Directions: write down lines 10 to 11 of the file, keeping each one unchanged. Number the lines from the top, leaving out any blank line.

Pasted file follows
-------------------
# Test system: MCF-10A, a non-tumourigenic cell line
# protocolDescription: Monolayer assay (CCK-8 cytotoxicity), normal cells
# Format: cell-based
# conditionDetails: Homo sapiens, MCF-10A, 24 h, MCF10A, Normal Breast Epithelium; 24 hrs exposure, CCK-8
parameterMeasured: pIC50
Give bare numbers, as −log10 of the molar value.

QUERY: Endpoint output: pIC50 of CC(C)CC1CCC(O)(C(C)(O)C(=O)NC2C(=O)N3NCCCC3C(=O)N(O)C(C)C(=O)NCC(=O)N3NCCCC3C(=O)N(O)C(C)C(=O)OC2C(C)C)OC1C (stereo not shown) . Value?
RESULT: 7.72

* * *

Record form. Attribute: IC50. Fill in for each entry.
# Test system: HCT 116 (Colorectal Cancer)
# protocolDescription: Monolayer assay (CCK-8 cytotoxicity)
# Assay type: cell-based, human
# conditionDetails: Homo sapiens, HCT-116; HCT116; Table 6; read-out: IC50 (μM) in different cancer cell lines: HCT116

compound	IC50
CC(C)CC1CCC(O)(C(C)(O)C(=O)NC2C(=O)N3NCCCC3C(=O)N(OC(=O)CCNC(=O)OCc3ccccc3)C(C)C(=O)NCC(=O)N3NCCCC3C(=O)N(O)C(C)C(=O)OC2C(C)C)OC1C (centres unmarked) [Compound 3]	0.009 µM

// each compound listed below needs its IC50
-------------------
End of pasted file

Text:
Record form. Attribute: IC50. Fill in for each entry.
# Test system: HCT 116 (Colorectal Cancer)